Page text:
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Timothy H. O'Sullivan
Signal Tower on Elk Mountain, Mayland, Overlooking Battlefield of Antietam
[Gardner's Photographic Sketch Book of the War. Incidents of the War, pl. 22]
7 x 9 in
Courtesy of Lee Gallery (Z1356)
Despite the original note that Wm. R. Pyrell took the negative Timothy H. O'Sullivan was the photographer.
E.F. Bleiler (1959) Gardner's Photographic Sketch Book of the Civil War (New York, Dover Publications)
"Negative by Wm. R. Pyrell. September, 1862. Entered according to Act of Congress in the year 1865, by A. Gardner, in the Clerk's Office of the District Court of the District of Columbia. Incidents of the War. Signal Tower on Elk Mountain, Overlooking Battlefield of Antietam. Published by Philp & Solomons, Washington. Positive by A. Gardner, 511 7th St., Washington" printed in margin recto.
To the hero of Antietam belongs the credit of first developing and fully appreciating the value of a corps of signalists to an army throughout its active operations in the field, and especially during a great battle. His signal officers were most intelligently and advantageously posted, and seldom, even in later campaigns, had their assistance to a commanding general been more valuable, or more frankly and handsomely acknowledged, than in the momentous struggle on the Antietam. At intervals along our line of battle, and on the most prominent points in the vicinity, were stationed the Federal Signal Officers, detecting by their skill, vigilance, and powerful glasses, every movement of the enemy, reporting them instantly by a few waves of their flags to the Union Commander, and in return, transmitting by the same means the orders to the subordinate generals, which were to check or defeat the manúvres of the enemy. The adjoining sketch represents the most important of those signal look-outs, and was located on the summit of Elk Mountain, one of the South Mountain Range of the Blue Ridge, and overlooking the battle-field.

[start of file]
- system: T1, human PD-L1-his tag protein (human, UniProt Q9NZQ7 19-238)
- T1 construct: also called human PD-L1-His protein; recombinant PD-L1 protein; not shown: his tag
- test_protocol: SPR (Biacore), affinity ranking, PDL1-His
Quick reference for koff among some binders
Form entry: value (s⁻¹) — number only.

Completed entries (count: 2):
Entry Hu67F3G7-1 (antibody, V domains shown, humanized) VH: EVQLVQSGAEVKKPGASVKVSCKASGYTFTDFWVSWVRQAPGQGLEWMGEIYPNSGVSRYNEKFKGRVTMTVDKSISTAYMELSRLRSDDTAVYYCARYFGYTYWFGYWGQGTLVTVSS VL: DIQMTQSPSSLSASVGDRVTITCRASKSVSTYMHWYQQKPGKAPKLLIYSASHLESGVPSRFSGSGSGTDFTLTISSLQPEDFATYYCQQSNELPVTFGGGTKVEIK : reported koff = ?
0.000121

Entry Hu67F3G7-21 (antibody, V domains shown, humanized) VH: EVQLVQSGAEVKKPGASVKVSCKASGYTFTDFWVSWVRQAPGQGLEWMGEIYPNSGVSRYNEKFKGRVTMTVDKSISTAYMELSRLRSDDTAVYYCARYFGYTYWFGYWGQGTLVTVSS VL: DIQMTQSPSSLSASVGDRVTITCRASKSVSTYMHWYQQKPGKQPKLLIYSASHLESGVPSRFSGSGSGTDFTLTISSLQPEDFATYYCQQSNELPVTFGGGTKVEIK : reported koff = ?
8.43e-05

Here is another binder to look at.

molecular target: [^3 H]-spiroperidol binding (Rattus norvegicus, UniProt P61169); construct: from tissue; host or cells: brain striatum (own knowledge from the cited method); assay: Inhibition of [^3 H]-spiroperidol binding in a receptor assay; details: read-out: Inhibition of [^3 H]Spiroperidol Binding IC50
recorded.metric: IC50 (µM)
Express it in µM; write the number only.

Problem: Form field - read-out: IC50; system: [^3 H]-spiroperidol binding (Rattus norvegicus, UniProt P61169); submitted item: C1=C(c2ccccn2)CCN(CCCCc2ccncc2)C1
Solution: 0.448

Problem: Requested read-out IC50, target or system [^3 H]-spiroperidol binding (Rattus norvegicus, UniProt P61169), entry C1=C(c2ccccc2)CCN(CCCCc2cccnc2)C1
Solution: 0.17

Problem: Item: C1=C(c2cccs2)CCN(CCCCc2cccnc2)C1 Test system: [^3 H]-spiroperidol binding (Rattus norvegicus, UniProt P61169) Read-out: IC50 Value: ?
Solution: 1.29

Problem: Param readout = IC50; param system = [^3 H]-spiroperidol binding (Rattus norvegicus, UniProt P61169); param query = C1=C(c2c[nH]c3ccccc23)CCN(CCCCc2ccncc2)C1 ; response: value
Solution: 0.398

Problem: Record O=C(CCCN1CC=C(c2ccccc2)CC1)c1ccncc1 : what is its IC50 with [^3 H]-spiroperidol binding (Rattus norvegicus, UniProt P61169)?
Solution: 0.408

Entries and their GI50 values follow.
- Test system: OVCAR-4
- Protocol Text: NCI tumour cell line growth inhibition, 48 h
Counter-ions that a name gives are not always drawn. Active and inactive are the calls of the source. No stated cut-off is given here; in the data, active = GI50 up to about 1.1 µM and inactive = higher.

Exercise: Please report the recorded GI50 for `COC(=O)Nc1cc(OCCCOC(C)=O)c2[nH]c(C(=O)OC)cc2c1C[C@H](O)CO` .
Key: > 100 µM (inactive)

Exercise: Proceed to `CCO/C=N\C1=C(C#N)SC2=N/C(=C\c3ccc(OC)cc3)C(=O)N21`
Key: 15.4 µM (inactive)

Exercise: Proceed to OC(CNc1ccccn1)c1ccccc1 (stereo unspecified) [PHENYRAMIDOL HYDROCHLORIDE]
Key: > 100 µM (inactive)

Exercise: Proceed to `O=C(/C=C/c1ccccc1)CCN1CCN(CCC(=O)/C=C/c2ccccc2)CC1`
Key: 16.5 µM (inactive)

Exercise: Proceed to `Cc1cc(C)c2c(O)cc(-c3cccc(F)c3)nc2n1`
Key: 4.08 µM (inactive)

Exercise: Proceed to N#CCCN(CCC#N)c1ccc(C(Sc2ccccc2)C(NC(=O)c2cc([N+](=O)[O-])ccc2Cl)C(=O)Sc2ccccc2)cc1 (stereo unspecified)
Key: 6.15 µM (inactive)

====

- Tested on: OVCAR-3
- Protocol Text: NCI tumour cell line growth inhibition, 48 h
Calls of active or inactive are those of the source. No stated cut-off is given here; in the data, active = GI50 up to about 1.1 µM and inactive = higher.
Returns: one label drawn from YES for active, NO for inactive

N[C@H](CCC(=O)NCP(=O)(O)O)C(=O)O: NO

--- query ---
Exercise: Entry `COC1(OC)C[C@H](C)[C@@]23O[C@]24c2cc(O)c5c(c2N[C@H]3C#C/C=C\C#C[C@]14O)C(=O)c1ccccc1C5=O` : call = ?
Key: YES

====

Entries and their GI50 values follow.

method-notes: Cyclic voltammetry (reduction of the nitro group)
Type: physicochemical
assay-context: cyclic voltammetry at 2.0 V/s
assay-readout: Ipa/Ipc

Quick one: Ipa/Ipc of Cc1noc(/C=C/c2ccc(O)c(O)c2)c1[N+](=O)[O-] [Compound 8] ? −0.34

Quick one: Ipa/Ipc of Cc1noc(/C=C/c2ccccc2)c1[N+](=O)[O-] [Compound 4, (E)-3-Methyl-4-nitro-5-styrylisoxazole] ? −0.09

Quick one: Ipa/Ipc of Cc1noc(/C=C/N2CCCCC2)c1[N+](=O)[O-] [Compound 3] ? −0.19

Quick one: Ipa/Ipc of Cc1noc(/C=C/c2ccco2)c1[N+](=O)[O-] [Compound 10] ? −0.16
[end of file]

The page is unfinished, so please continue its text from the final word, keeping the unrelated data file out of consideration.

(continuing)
The Elk Mountain Signal Station was operated by Lieutenants Pierce and Jerome, and the view was taken whilst the former officer was receiving a dispatch from General McClellan, probably requesting further information in regard to some reported movement of his wary foe, or sending an important order to a Corps Commander.
A rebel correspondent of a Richmond paper, who claims to have been an eye-witness of the battle, thus writes on the succeeding day, of the part taken in it by the Signal Corps of the Union Army: "Their signal stations on the Blue Ridge commanded a view of our every movement. We could not make a manúvre in front or rear that was not instantly revealed to their keen look-outs; and as soon as the intelligence could be communicated to their batteries below, shot and shell were launched against the moving columns. It was this information, conveyed by the little flags upon the mountain-top, that no doubt enabled the enemy to concentrate his force against our weakest points, and counteract the effect of whatever similar movements may have been attempted by us."